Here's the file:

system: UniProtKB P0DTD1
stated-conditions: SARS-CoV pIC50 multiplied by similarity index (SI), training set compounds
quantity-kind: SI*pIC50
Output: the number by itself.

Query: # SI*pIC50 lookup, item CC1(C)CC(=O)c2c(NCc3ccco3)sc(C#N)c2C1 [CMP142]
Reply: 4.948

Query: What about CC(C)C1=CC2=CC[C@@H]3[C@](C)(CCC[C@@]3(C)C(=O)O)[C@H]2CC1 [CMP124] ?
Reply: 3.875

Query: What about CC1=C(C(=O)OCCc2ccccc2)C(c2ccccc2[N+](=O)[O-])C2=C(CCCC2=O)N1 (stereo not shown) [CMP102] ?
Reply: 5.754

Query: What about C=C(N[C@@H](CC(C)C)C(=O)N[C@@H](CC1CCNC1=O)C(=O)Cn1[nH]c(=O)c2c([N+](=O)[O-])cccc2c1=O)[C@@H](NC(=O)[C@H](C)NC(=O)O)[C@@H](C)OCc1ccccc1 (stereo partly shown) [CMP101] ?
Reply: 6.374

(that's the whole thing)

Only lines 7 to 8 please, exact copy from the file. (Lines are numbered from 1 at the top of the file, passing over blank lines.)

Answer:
Query: What about CC(C)C1=CC2=CC[C@@H]3[C@](C)(CCC[C@@]3(C)C(=O)O)[C@H]2CC1 [CMP124] ?
Reply: 3.875